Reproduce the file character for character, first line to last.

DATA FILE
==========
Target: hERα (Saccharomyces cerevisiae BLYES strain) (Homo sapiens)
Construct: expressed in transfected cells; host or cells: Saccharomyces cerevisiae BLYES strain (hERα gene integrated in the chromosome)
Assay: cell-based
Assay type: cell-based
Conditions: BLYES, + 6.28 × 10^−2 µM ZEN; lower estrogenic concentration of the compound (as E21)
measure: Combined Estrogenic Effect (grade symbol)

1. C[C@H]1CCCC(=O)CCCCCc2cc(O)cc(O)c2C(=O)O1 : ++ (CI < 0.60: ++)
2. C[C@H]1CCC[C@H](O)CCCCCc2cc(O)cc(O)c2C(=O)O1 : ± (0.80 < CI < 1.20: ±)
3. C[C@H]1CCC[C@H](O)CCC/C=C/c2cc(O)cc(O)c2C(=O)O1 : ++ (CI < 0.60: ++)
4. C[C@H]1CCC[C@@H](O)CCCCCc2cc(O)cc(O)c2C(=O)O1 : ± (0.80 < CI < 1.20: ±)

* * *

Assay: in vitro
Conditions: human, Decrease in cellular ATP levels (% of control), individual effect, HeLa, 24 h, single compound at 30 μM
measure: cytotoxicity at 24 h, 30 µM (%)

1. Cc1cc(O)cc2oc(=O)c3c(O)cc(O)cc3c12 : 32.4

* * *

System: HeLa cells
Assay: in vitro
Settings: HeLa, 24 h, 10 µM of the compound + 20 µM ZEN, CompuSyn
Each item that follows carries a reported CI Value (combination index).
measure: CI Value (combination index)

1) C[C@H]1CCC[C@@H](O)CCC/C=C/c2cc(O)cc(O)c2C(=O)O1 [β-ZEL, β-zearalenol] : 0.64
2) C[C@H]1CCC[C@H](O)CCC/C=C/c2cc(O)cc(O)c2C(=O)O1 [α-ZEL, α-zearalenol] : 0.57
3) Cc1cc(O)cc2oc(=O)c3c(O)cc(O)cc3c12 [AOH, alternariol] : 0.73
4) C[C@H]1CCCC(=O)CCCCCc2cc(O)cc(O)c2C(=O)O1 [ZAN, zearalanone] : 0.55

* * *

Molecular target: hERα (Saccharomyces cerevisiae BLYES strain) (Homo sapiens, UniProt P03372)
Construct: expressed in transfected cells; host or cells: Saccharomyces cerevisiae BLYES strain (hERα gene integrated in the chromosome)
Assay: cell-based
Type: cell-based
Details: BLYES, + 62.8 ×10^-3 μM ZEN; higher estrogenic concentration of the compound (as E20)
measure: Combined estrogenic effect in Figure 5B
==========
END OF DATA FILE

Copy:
Target: hERα (Saccharomyces cerevisiae BLYES strain) (Homo sapiens)
Construct: expressed in transfected cells; host or cells: Saccharomyces cerevisiae BLYES strain (hERα gene integrated in the chromosome)
Assay: cell-based
Assay type: cell-based
Conditions: BLYES, + 6.28 × 10^−2 µM ZEN; lower estrogenic concentration of the compound (as E21)
measure: Combined Estrogenic Effect (grade symbol)

1. C[C@H]1CCCC(=O)CCCCCc2cc(O)cc(O)c2C(=O)O1 : ++ (CI < 0.60: ++)
2. C[C@H]1CCC[C@H](O)CCCCCc2cc(O)cc(O)c2C(=O)O1 : ± (0.80 < CI < 1.20: ±)
3. C[C@H]1CCC[C@H](O)CCC/C=C/c2cc(O)cc(O)c2C(=O)O1 : ++ (CI < 0.60: ++)
4. C[C@H]1CCC[C@@H](O)CCCCCc2cc(O)cc(O)c2C(=O)O1 : ± (0.80 < CI < 1.20: ±)

* * *

Assay: in vitro
Conditions: human, Decrease in cellular ATP levels (% of control), individual effect, HeLa, 24 h, single compound at 30 μM
measure: cytotoxicity at 24 h, 30 µM (%)

1. Cc1cc(O)cc2oc(=O)c3c(O)cc(O)cc3c12 : 32.4

* * *

System: HeLa cells
Assay: in vitro
Settings: HeLa, 24 h, 10 µM of the compound + 20 µM ZEN, CompuSyn
Each item that follows carries a reported CI Value (combination index).
measure: CI Value (combination index)

1) C[C@H]1CCC[C@@H](O)CCC/C=C/c2cc(O)cc(O)c2C(=O)O1 [β-ZEL, β-zearalenol] : 0.64
2) C[C@H]1CCC[C@H](O)CCC/C=C/c2cc(O)cc(O)c2C(=O)O1 [α-ZEL, α-zearalenol] : 0.57
3) Cc1cc(O)cc2oc(=O)c3c(O)cc(O)cc3c12 [AOH, alternariol] : 0.73
4) C[C@H]1CCCC(=O)CCCCCc2cc(O)cc(O)c2C(=O)O1 [ZAN, zearalanone] : 0.55

* * *

Molecular target: hERα (Saccharomyces cerevisiae BLYES strain) (Homo sapiens, UniProt P03372)
Construct: expressed in transfected cells; host or cells: Saccharomyces cerevisiae BLYES strain (hERα gene integrated in the chromosome)
Assay: cell-based
Type: cell-based
Details: BLYES, + 62.8 ×10^-3 μM ZEN; higher estrogenic concentration of the compound (as E20)
measure: Combined estrogenic effect in Figure 5B